Pharmacology Exam 1 study guide

Pharmacology Exam 1 study guide - PHR 338 : Fall 2010 Exam...

Info iconThis preview shows pages 1–3. Sign up to view the full content.

View Full Document Right Arrow Icon

Info iconThis preview has intentionally blurred sections. Sign up to view the full version.

View Full DocumentRight Arrow Icon
This is the end of the preview. Sign up to access the rest of the document.

Unformatted text preview: PHR 338 : Fall 2010 Exam #1 Study Guide Dr. Karboski QUESTION: Does anyone know if those drugs listed under number 7 of Drug Interactions are the only ones we need to know? Because he gave us many many more in the notes. Introduction to Pharmacology 1. Purpose of the Pure Food and Drug Act of 1906, Food Drug and Cosmetic Act of 1938, the Durham-Humphrey Amendment of 1952, the Kefauver- Harris Amendment of 1962 and the Controlled Substances Act of 1970. Pure Food and Drug Act of 1906: • passed to protect the public from mislabeled or adulterated drugs • drug company required to list if one of 11 dangerous or perhaps addicting drugs • false and misleading claims about the curative properties of the drug not allowed on the package • only drugs sold in interstate commerce were covered (downside) • Designated the United States Pharmacopoeia and National Formulary as official standards • Set standards for strength and purity • Sherley Admendment (1912) : prohibited fraudulent therapeutic claims Food Drug and Cosmetic Act of 1938: o Drug manufacturers must: - Test for harmful effects- Drug labels must be accurate and complete Durham-Humphrey Amendment of 1952-specified how prescription drugs can be ordered and dispensed -set up system for prescription and OTC drugs Kefauver-Harris amendment 1962-required proof of safety & efficacy prior to approval -permitted generic versions (‘38-’62) Controlled Substances Act of 1970-classifies on abuse potentials 2. Definition of Schedule I, Schedule II, Schedule III, Schedule IV, Schedule V controlled substances Schedule I : High abuse potential; no accepted medical use*, research protocol only , may lead to severe dependence (LSD, heroin, marjiuana, mescaline, peyote, psilocybin) Schedule II: HAP, accepted medical use*, tight control (written prescription/no refills), MLtSD (morphine, opium, meperidine, cocaine, secobarbital, dextrophetamine) Schedule III: low/moderate physical dependence, high psych depen., written/oral prescip. 6 mon refill (acetaminophen with codeine, anabolic steroids, paregoric - diarrhea) Schedule IV: limited dependence written or oral prescrip. 6mtRefill (phenobabital, diazepam, cholral hydrate - sleeping pills) primarily anti-anxiety/sleeping pills Schedule V: limited dependence, may/may not require presc. (cough syrups/ terpin hydrate with codeine, codeine in limited form) 3. The differences between Phase I, Phase II and Phase III studies of the FDA approval process. Phase 1: use on small # of normal people, initial evaluation Phase 2: use on people who have disease, limited controlled evaluation Phase 3: Extend critical evaluation, fine-tune drug knowledge to put into market; establishing safe/effective dose 4. Differentiate between the chemical, generic and trade name....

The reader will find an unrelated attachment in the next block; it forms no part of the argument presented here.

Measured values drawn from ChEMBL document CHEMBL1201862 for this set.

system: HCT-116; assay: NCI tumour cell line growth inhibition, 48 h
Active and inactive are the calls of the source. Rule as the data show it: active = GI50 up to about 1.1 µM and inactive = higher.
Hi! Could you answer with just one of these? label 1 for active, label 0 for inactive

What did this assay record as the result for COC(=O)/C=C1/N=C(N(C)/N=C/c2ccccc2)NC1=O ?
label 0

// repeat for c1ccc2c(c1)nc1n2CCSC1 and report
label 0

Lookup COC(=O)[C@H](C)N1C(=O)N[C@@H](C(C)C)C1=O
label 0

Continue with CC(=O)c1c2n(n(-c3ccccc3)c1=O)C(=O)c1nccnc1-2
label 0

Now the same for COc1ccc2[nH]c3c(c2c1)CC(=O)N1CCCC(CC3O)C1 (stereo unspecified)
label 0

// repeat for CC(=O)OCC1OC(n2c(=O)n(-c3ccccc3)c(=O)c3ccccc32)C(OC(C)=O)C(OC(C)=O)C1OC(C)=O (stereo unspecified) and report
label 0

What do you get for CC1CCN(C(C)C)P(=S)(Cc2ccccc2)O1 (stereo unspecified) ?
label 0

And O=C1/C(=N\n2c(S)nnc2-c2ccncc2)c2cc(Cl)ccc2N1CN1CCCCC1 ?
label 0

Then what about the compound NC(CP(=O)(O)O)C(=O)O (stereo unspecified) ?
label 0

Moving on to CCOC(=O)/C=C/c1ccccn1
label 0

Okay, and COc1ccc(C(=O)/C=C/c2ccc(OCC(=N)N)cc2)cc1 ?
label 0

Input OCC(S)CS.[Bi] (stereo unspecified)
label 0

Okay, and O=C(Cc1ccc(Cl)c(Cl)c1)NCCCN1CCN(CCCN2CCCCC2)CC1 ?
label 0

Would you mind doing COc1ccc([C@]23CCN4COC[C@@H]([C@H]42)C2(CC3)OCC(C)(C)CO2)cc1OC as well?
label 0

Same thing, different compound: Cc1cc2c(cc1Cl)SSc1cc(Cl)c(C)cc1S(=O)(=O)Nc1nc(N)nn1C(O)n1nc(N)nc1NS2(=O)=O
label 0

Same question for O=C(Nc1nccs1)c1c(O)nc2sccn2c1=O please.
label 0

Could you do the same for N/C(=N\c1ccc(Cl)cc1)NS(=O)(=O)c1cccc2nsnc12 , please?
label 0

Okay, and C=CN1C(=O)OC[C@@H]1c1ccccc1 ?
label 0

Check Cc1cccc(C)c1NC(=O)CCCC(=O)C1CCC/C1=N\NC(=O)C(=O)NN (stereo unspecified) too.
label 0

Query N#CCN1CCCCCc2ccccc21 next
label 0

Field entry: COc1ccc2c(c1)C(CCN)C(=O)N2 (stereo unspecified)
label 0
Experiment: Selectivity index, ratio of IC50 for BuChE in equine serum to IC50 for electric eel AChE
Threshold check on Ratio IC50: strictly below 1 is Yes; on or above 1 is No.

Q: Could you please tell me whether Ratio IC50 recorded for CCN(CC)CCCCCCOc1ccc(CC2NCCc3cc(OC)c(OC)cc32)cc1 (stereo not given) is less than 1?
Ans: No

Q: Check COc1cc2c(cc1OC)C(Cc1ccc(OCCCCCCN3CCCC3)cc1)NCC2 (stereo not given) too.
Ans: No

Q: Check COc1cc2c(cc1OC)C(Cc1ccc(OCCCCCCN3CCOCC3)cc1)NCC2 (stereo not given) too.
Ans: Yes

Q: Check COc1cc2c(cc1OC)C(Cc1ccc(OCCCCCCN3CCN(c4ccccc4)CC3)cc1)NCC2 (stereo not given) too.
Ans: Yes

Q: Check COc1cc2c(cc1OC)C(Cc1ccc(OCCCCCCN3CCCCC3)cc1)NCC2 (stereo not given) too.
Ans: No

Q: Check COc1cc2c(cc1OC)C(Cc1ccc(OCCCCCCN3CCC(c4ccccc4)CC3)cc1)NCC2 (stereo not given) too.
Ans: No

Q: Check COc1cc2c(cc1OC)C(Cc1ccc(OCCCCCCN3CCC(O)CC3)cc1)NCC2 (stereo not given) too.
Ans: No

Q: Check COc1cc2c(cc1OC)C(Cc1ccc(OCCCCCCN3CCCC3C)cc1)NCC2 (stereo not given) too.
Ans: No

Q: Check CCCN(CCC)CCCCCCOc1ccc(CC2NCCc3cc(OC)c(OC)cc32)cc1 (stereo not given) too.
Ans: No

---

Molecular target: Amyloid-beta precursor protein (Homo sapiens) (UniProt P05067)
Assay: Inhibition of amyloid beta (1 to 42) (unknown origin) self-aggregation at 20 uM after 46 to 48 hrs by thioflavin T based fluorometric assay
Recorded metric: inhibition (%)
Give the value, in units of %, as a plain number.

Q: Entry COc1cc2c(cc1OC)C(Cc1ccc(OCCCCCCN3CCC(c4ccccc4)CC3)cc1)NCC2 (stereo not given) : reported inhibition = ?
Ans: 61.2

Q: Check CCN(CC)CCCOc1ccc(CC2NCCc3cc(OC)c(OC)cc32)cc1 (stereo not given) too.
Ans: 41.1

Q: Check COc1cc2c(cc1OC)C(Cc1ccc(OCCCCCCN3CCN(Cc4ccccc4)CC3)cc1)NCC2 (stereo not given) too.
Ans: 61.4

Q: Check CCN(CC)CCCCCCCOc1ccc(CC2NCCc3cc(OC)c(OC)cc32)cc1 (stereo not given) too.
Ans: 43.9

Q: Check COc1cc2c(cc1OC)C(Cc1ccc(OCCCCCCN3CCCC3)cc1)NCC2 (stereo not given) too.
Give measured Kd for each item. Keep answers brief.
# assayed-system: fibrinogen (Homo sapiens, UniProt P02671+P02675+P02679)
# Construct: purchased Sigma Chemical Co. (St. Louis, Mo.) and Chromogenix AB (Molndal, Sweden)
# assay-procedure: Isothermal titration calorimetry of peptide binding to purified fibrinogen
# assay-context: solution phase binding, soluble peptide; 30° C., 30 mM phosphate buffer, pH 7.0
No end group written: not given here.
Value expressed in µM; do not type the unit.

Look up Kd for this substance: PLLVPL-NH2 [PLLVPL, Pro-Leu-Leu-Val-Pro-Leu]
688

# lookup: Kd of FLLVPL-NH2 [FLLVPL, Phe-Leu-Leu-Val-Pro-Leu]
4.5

View Full Document

This note was uploaded on 02/14/2012 for the course PHR 338 taught by Professor Karboski during the Fall '09 term at University of Texas at Austin.

Page1 / 33

Pharmacology Exam 1 study guide - PHR 338 : Fall 2010 Exam...

This preview shows document pages 1 - 3. Sign up to view the full document.

View Full Document Right Arrow Icon
Ask a homework question - tutors are online